It is also important to recognize the fact that processes of economic development generate conflict in society. For example, urbanization or industrialization may require deforestation which may not be favorably viewed by some groups of society while others may deem it necessary and inevitable for welfare of the society. Similarly, processes of development may give birth to new elites who might pose a challenge to the hegemony of old elites. Therefore, the role of the state is not only central but it is also quintessential in reconciling at least some of these embedded conflicts that are generated by the processes of development.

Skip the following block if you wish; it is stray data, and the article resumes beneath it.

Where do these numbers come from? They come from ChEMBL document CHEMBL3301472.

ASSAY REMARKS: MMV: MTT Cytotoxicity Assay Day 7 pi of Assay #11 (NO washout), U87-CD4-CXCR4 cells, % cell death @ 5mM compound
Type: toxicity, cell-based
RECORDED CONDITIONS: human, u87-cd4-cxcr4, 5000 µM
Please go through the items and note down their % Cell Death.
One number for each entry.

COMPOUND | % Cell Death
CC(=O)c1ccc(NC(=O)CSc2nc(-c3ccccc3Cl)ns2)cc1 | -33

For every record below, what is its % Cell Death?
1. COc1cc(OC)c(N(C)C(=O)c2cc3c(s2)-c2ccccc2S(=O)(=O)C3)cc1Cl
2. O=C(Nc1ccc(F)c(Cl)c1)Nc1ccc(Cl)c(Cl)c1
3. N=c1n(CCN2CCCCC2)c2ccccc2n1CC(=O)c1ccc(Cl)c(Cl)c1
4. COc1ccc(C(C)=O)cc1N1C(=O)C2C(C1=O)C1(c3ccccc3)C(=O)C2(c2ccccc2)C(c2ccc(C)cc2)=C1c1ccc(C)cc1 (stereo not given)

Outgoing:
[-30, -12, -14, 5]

The economy cannot, and should not, be analyzed as a separate and isolated sphere immune from politics, institutions and social classes. Therefore, the central proposition of neoliberal policies which divorces the state from the economy cannot be treated as a serious developmental strategy. Contrary to the claims of neoliberal movers and shakers, neoliberal policies hurt poor and working people in all parts of the globe, including the developed and the developing world.